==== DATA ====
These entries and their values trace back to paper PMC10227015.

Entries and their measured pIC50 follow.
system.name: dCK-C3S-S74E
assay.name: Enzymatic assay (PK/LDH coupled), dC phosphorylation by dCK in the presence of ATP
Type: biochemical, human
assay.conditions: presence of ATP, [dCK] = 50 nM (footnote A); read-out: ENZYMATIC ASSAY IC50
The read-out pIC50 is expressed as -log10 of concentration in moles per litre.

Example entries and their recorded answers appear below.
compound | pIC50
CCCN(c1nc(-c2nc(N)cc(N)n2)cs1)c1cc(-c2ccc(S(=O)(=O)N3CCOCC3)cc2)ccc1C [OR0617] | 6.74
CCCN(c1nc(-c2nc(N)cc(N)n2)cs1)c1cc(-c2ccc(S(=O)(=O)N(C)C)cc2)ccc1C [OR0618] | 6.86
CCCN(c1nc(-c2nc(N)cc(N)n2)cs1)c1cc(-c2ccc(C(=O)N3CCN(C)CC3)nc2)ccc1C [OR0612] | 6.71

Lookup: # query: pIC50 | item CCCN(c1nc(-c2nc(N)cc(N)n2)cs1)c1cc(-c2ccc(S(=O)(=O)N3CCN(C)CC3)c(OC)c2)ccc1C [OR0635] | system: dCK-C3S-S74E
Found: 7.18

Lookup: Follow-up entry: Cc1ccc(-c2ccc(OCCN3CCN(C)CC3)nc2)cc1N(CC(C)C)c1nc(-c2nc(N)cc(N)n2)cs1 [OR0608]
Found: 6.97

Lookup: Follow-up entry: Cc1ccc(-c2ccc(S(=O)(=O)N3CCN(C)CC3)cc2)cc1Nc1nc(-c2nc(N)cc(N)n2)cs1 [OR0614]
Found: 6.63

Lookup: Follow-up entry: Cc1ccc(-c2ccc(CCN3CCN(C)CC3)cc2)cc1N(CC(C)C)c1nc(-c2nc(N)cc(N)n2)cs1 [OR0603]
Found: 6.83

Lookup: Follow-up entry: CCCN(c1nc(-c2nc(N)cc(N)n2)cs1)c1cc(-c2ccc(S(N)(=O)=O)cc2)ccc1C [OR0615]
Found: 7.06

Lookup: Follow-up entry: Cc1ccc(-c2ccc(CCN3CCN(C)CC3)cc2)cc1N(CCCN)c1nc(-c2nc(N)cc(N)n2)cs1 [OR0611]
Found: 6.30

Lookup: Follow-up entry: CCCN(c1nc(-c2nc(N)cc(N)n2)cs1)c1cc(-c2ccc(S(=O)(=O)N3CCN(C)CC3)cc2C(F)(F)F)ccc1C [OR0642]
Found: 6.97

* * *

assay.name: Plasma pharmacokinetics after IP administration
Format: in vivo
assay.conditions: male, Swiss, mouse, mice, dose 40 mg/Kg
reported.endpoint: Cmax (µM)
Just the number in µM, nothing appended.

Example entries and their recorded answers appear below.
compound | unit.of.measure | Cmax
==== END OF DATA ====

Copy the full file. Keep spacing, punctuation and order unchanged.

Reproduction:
These entries and their values trace back to paper PMC10227015.

Entries and their measured pIC50 follow.
system.name: dCK-C3S-S74E
assay.name: Enzymatic assay (PK/LDH coupled), dC phosphorylation by dCK in the presence of ATP
Type: biochemical, human
assay.conditions: presence of ATP, [dCK] = 50 nM (footnote A); read-out: ENZYMATIC ASSAY IC50
The read-out pIC50 is expressed as -log10 of concentration in moles per litre.

Example entries and their recorded answers appear below.
compound | pIC50
CCCN(c1nc(-c2nc(N)cc(N)n2)cs1)c1cc(-c2ccc(S(=O)(=O)N3CCOCC3)cc2)ccc1C [OR0617] | 6.74
CCCN(c1nc(-c2nc(N)cc(N)n2)cs1)c1cc(-c2ccc(S(=O)(=O)N(C)C)cc2)ccc1C [OR0618] | 6.86
CCCN(c1nc(-c2nc(N)cc(N)n2)cs1)c1cc(-c2ccc(C(=O)N3CCN(C)CC3)nc2)ccc1C [OR0612] | 6.71

Lookup: # query: pIC50 | item CCCN(c1nc(-c2nc(N)cc(N)n2)cs1)c1cc(-c2ccc(S(=O)(=O)N3CCN(C)CC3)c(OC)c2)ccc1C [OR0635] | system: dCK-C3S-S74E
Found: 7.18

Lookup: Follow-up entry: Cc1ccc(-c2ccc(OCCN3CCN(C)CC3)nc2)cc1N(CC(C)C)c1nc(-c2nc(N)cc(N)n2)cs1 [OR0608]
Found: 6.97

Lookup: Follow-up entry: Cc1ccc(-c2ccc(S(=O)(=O)N3CCN(C)CC3)cc2)cc1Nc1nc(-c2nc(N)cc(N)n2)cs1 [OR0614]
Found: 6.63

Lookup: Follow-up entry: Cc1ccc(-c2ccc(CCN3CCN(C)CC3)cc2)cc1N(CC(C)C)c1nc(-c2nc(N)cc(N)n2)cs1 [OR0603]
Found: 6.83

Lookup: Follow-up entry: CCCN(c1nc(-c2nc(N)cc(N)n2)cs1)c1cc(-c2ccc(S(N)(=O)=O)cc2)ccc1C [OR0615]
Found: 7.06

Lookup: Follow-up entry: Cc1ccc(-c2ccc(CCN3CCN(C)CC3)cc2)cc1N(CCCN)c1nc(-c2nc(N)cc(N)n2)cs1 [OR0611]
Found: 6.30

Lookup: Follow-up entry: CCCN(c1nc(-c2nc(N)cc(N)n2)cs1)c1cc(-c2ccc(S(=O)(=O)N3CCN(C)CC3)cc2C(F)(F)F)ccc1C [OR0642]
Found: 6.97

* * *

assay.name: Plasma pharmacokinetics after IP administration
Format: in vivo
assay.conditions: male, Swiss, mouse, mice, dose 40 mg/Kg
reported.endpoint: Cmax (µM)
Just the number in µM, nothing appended.

Example entries and their recorded answers appear below.
compound | unit.of.measure | Cmax